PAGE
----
With Trump increasingly signaling that he is positioning himself for yet another presidential campaign, it is a reflection of the political limbo the top Republicans find themselves in. Always aware that they are acting under Trump’s watchful eye, they proceed cautiously for fear of alienating the easily provoked former president.
“The Trump overhang in the race will not affect what these potential candidates will do at this point. Now it will eventually. All of the things you need to do now – test a embassy, raise funds, if you have an early state strategy, go to Iowa, New Hampshire, and South Carolina – these candidates can do because we have a huge mid-range election the game, ”said David Kochel, a seasoned Republican presidential campaign strategist who lives in Iowa. “All of this can go on without Trump.”
It’s a delicate balancing act that requires campaigning in a post-Trump landscape where Trump – even after defeat – continues to dwarf everything and everyone in the party.
On Thursday, a GOP presidential candidate, former New Jersey Governor Chris Christie, staked a potentially dangerous position in a grand speech almost calling on Trump to entangle Republicans in “quicksand of endless complaints.”
“We need to focus our attention on the future and stop wallowing in the past,” he told an audience at the Ronald Reagan Library in Simi Valley, California. Republicans “must face the realities of the 2020 election and learn from them – and not hide. We need to discredit the extremists among us as we did before – we’ll talk more about that in a moment. We must renounce conspiracy theorists and truth-deniers, those who know better and those who are just crazy. “
But Christie never mentioned Trump although the former president continues to revel in false claims about electoral fraud and remains the party’s leading truth-denier on the outcome of the 2020 election.
Almost all of the senior GOP presidential candidates have already said they will not challenge Trump in a Republican primary. One reason: According to opinion polls by the Republicans, Trump still has an iron grip on the party. A survey by a Republican company Echelon Insights Last month showed that 68 percent of primary voters would vote Trump in 2024 and only 25 percent would prefer another candidate. Half of the respondents said they were first-time Trump voters, while 43 percent said they were first-time voters for the Republican Party.
With so much of the party still centered around Trump, Republicans hoping to run in a primary are realizing the need to pay homage to the state of the economy before Covid. But on Sunday they shied away from accepting Trump’s claims of widespread election fraud, and there was little discussion of Trump’s handling of the pandemic. Instead, the focus was on the threatening “demolition culture” from the left and on President Joe Biden, who was characterized as idiot.
“In 2023, we’ll tell Joe Biden it’s 2024 and he can return to Delaware,” Cruz told 1,200 Republicans who attended the 5th annual Nebraska Steak Fry.
For Cruz, Pence and DeSantis, the cancellation of presidential talks is difficult to reconcile with their appearance at Steak Fry – an event held in the Omaha media market that airs in 10 counties in western Iowa.
“Nebraska is as close to Iowa as possible. We can see Nebraska from our house, ”said Kochel.
Of the three prominent Republicans who traveled to Nebraska for the event, Pence is perhaps the most precarious when it comes to Trump.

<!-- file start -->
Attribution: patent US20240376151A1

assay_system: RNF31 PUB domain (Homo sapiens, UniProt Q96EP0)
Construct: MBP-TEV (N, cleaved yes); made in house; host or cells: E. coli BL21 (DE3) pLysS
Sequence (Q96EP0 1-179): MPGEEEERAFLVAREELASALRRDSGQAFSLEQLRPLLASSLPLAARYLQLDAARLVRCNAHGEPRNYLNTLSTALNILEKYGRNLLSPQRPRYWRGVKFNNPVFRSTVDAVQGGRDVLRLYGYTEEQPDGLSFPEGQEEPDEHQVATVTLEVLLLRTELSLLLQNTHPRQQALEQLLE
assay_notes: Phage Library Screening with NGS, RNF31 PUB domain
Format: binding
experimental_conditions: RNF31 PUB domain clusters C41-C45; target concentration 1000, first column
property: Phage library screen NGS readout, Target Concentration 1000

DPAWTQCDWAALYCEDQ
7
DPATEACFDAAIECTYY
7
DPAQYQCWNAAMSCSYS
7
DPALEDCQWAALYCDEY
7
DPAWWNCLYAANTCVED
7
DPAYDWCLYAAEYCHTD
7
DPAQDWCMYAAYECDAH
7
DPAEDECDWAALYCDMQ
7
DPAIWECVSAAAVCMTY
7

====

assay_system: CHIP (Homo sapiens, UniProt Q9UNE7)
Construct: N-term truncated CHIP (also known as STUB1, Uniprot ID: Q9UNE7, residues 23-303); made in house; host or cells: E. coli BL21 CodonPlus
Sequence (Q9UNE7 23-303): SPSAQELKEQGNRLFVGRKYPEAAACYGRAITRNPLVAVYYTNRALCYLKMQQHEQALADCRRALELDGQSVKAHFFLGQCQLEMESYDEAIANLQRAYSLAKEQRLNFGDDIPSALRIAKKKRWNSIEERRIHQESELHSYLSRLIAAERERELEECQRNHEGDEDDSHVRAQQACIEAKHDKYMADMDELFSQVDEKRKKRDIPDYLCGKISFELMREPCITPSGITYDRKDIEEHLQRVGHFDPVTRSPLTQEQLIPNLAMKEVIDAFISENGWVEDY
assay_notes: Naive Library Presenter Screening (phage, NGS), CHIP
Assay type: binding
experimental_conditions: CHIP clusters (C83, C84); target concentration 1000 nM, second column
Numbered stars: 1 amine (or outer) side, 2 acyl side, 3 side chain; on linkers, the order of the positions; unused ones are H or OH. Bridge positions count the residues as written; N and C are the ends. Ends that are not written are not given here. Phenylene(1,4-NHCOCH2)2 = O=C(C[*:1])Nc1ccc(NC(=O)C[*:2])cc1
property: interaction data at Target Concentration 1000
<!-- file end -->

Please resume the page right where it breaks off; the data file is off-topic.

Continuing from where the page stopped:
The former vice president fell out of favor with die-hard Trump supporters of the party when he refused to block Congress from certifying the January 6th 2020 presidential election results.
Anti-pence sentiment is so strong in some Republican neighborhoods that organizers of the event hosted by Nebraska’s Governor Pete Ricketts feared pence would be booed on Sunday. But the crowd was kind to Midwestern Pence, who kept talking about faith, abortion, and prayer.
The former vice president reviewed the “Trump pence record,” announced his pre-pandemic economic record, and bragged about Operation Warp Speed, which led to the rapid development of three Covid vaccines.
Once known for his allegiance to Trump, Pence was reluctant to discuss his former boss, but he considered Trump an ideal compared to Biden over Afghanistan, where the Democratic President’s abrupt retreat led to chaos and the deaths of 13 U.S. Soldiers led. Pence said he was in the room when Trump negotiated a deal with the Taliban in February 2020 by threatening their leader, Mullah Abdul Ghani Baradar.
Cruz and DeSantis also focused on Afghanistan, saying the chaotic withdrawal of American troops had made the US look weak in the eyes of their opponents.
If Trump doesn’t run in 2024, DeSantis will consistently be a top choice among Republican voters because his combative nature and outspoken style reflect the fighting spirit that many conservatives crave.
“DeSantis has built a huge head start with Trump Republicans,” said Patrick Ruffini, a pollster with Echelon Insights. “What you see is DeSantis is dominant on the Trump-first lane and is pushing into the party-first lane. He’s a Trump-flavored candidate, but he’s not limited to that lead. “
A large part of DeSantis’ appeal is his talent for aggressively criticizing “alertness” and engaging Biden in political battles with him over the administration of Covid. While Biden has called for the masking and compulsory vaccination of many employees to protect people’s health, DeSantis has called itself an anti-mandate and anti-lockdown, saying that it costs people their jobs and their freedom.
“If Biden breaks the Constitution,” DeSantis said on Sunday, “we will be on the front line with a comprehensive response. That is the least we can do. “